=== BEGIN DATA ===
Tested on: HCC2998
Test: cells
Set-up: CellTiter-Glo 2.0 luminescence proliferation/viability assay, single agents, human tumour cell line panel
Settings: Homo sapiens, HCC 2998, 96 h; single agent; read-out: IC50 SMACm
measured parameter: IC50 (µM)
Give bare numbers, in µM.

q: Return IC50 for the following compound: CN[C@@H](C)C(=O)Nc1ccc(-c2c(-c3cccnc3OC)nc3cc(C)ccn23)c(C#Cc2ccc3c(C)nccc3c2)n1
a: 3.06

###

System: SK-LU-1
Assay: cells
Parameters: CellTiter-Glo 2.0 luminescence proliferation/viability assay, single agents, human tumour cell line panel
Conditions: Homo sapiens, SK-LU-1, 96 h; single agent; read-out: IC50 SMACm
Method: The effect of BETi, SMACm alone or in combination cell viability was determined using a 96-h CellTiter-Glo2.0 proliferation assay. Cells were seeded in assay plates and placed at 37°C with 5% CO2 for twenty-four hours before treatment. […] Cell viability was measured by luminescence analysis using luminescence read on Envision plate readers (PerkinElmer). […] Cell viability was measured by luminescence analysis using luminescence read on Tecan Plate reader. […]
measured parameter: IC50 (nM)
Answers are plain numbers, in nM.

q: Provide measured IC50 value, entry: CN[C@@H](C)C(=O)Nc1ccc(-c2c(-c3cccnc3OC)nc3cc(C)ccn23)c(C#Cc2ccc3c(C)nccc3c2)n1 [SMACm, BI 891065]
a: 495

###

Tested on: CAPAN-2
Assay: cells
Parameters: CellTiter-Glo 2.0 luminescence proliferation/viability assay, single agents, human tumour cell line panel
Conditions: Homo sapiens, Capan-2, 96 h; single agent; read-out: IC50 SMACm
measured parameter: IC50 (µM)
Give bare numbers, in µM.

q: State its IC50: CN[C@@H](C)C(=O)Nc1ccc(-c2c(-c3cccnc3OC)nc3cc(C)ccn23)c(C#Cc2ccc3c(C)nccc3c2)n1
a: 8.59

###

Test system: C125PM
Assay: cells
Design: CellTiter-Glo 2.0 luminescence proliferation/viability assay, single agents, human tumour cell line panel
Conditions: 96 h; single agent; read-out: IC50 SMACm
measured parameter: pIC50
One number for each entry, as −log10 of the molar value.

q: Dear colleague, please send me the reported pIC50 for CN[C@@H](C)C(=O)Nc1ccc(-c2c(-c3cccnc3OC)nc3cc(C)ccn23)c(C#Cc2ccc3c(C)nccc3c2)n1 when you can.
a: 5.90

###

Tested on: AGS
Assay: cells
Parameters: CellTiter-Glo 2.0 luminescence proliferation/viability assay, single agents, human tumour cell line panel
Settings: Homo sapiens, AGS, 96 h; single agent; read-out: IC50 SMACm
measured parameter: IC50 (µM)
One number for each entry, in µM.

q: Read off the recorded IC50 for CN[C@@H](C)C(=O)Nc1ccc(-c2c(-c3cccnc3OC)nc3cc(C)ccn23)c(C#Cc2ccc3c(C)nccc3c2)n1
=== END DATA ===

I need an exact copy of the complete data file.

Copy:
Tested on: HCC2998
Test: cells
Set-up: CellTiter-Glo 2.0 luminescence proliferation/viability assay, single agents, human tumour cell line panel
Settings: Homo sapiens, HCC 2998, 96 h; single agent; read-out: IC50 SMACm
measured parameter: IC50 (µM)
Give bare numbers, in µM.

q: Return IC50 for the following compound: CN[C@@H](C)C(=O)Nc1ccc(-c2c(-c3cccnc3OC)nc3cc(C)ccn23)c(C#Cc2ccc3c(C)nccc3c2)n1
a: 3.06

###

System: SK-LU-1
Assay: cells
Parameters: CellTiter-Glo 2.0 luminescence proliferation/viability assay, single agents, human tumour cell line panel
Conditions: Homo sapiens, SK-LU-1, 96 h; single agent; read-out: IC50 SMACm
Method: The effect of BETi, SMACm alone or in combination cell viability was determined using a 96-h CellTiter-Glo2.0 proliferation assay. Cells were seeded in assay plates and placed at 37°C with 5% CO2 for twenty-four hours before treatment. […] Cell viability was measured by luminescence analysis using luminescence read on Envision plate readers (PerkinElmer). […] Cell viability was measured by luminescence analysis using luminescence read on Tecan Plate reader. […]
measured parameter: IC50 (nM)
Answers are plain numbers, in nM.

q: Provide measured IC50 value, entry: CN[C@@H](C)C(=O)Nc1ccc(-c2c(-c3cccnc3OC)nc3cc(C)ccn23)c(C#Cc2ccc3c(C)nccc3c2)n1 [SMACm, BI 891065]
a: 495

###

Tested on: CAPAN-2
Assay: cells
Parameters: CellTiter-Glo 2.0 luminescence proliferation/viability assay, single agents, human tumour cell line panel
Conditions: Homo sapiens, Capan-2, 96 h; single agent; read-out: IC50 SMACm
measured parameter: IC50 (µM)
Give bare numbers, in µM.

q: State its IC50: CN[C@@H](C)C(=O)Nc1ccc(-c2c(-c3cccnc3OC)nc3cc(C)ccn23)c(C#Cc2ccc3c(C)nccc3c2)n1
a: 8.59

###

Test system: C125PM
Assay: cells
Design: CellTiter-Glo 2.0 luminescence proliferation/viability assay, single agents, human tumour cell line panel
Conditions: 96 h; single agent; read-out: IC50 SMACm
measured parameter: pIC50
One number for each entry, as −log10 of the molar value.

q: Dear colleague, please send me the reported pIC50 for CN[C@@H](C)C(=O)Nc1ccc(-c2c(-c3cccnc3OC)nc3cc(C)ccn23)c(C#Cc2ccc3c(C)nccc3c2)n1 when you can.
a: 5.90

###

Tested on: AGS
Assay: cells
Parameters: CellTiter-Glo 2.0 luminescence proliferation/viability assay, single agents, human tumour cell line panel
Settings: Homo sapiens, AGS, 96 h; single agent; read-out: IC50 SMACm
measured parameter: IC50 (µM)
One number for each entry, in µM.

q: Read off the recorded IC50 for CN[C@@H](C)C(=O)Nc1ccc(-c2c(-c3cccnc3OC)nc3cc(C)ccn23)c(C#Cc2ccc3c(C)nccc3c2)n1